When I got over there, the art director took me to all these places.You get help from people. Everybody on the crew cooperates and says,”They would never speak that way,” or “They would never go to this restaurant if they are 25 or 30 years old. They would go to this one.” So, gradually, you do it and it looks like you know Barcelona or you know London, when, in fact, you are faking. Everybody helps you a great deal. That is exactly how it emerged.
IH: Which was more challenging? Writing for a different culture or characters from a different generation than you?
WA: What happens is that you get a lot of help from people. I write the thing as best I can for the generation, or I just write it. They play it, and when they play it, they say, “We would really never say this. We would never go to that nightclub. We don’t do this anymore.” They would tell me and I would strike it, then ask, “What would you do?” Then I add it and let them do that thing instead. I never think in terms of writing for a culture or for a generation. I just write the story so it works. When you are doing it, you would be amazed how many people chime in with corrections – everyone from the cameraman to the guy delivering coffee. It could be the actor or actress. All that helps to focus the thing so it works by the time you finish, and it’s reasonably accurate.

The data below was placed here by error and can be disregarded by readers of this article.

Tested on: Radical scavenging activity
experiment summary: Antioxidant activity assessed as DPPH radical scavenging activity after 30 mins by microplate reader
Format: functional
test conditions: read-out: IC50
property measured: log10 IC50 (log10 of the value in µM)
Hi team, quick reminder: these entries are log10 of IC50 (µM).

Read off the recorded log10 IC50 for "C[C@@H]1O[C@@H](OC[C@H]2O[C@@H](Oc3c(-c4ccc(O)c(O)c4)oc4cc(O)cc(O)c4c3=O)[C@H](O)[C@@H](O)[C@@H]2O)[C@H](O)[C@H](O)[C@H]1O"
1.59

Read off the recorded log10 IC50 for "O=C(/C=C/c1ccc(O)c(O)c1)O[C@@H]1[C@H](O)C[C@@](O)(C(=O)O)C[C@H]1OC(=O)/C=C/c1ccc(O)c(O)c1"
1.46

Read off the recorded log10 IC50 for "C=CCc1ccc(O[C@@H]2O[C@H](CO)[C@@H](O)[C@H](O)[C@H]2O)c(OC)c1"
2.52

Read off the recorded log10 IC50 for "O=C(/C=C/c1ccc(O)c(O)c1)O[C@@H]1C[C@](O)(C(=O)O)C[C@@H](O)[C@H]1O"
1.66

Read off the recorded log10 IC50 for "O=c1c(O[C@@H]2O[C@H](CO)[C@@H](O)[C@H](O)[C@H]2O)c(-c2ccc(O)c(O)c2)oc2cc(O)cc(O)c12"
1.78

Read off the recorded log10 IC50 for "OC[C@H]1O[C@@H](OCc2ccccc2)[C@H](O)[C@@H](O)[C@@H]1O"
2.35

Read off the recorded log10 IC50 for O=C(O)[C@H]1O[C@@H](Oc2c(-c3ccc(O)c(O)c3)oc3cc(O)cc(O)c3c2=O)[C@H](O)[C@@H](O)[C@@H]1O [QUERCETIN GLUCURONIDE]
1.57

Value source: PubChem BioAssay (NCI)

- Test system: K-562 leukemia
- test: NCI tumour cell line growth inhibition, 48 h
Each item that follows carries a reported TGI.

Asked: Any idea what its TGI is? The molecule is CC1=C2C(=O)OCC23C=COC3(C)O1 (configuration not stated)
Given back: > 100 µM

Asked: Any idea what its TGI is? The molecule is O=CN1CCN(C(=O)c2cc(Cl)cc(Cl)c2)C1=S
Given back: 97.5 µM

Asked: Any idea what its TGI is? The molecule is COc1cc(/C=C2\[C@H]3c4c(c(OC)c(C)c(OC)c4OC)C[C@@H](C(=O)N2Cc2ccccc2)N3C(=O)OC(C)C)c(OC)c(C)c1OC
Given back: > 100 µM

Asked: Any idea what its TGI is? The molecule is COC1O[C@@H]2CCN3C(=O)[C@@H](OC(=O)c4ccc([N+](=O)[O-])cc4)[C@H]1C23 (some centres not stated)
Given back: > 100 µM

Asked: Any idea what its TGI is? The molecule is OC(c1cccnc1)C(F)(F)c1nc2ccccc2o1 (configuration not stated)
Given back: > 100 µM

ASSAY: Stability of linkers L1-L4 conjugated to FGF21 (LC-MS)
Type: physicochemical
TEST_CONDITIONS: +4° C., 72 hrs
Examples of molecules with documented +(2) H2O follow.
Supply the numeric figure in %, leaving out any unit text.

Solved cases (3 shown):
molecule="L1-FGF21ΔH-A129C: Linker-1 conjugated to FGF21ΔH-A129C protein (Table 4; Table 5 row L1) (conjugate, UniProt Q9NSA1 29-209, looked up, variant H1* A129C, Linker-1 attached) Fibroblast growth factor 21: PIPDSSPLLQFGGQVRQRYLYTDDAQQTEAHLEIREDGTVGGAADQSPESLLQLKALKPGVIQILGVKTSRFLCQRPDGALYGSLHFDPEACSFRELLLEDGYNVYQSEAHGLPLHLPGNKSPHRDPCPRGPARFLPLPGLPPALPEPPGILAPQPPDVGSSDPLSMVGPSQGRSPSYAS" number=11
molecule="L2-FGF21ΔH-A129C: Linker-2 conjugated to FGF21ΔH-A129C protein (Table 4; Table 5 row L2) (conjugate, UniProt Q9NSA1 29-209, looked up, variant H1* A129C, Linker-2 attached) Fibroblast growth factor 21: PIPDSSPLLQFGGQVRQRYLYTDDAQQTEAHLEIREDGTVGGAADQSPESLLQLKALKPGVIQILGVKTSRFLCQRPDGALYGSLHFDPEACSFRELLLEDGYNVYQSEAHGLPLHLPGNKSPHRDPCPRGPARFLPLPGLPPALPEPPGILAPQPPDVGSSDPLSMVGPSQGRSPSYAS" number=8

IH: Working with two Spanish actors in Spain, is there anything you learned from that culture?